From the 1960s and well into the 1990s, growing public concern about the responsiveness of national, state, and local governments provided a favorable environment for creating additional instruments to help hold bureaucracies accountable. Laws were enacted; elected executives initiated action; and organizations were established to shed more light on the gap between governments' promises and performance.
It is the nature of bureaucracies, and particularly government bureaucracies, to make records, to collect records, and to keep them secret. Access to these records often provides different bases for evaluating the performance of agencies and new opportunities for holding their administrators accountable.
On July 4, 1966, President Johnson signed the Freedom of Information Act (FOIA)1 with a ringing declaration about the importance of openness in government for our freedom and independence. The Justice Department was given responsibility for administering the law. The department's guidelines to agencies made clear that disclosure of government documents was to be the general rule, not the exception. The law identified specific exemptions from disclosure that relate primarily to personal data on individuals, business and trade secrets, classified information affecting the national security and foreign policy, and certain inter- and intra-agency memoranda.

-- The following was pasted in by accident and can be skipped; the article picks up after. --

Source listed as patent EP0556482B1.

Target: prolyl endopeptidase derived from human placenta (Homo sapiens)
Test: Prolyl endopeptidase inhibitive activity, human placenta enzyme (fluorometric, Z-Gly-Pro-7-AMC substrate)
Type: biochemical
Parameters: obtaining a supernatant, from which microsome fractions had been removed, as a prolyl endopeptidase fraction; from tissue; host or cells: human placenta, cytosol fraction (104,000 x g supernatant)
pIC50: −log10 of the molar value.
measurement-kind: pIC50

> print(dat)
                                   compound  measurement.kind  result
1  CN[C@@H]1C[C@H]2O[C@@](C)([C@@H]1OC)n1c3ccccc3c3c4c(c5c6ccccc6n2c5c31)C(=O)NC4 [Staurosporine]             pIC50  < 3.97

In announcing the Justice Department's guidelines, the attorney general